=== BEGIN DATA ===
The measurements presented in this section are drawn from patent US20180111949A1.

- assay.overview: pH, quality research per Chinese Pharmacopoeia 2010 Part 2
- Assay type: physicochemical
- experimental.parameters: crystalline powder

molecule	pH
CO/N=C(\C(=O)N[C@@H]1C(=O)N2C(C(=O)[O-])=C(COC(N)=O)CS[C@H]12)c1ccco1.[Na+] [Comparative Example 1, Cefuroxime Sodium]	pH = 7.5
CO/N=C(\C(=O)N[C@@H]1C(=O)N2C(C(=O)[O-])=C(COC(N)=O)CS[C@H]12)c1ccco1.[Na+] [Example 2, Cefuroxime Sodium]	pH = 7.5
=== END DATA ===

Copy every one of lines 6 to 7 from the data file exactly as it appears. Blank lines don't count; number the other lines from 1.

CO/N=C(\C(=O)N[C@@H]1C(=O)N2C(C(=O)[O-])=C(COC(N)=O)CS[C@H]12)c1ccco1.[Na+] [Comparative Example 1, Cefuroxime Sodium]	pH = 7.5
CO/N=C(\C(=O)N[C@@H]1C(=O)N2C(C(=O)[O-])=C(COC(N)=O)CS[C@H]12)c1ccco1.[Na+] [Example 2, Cefuroxime Sodium]	pH = 7.5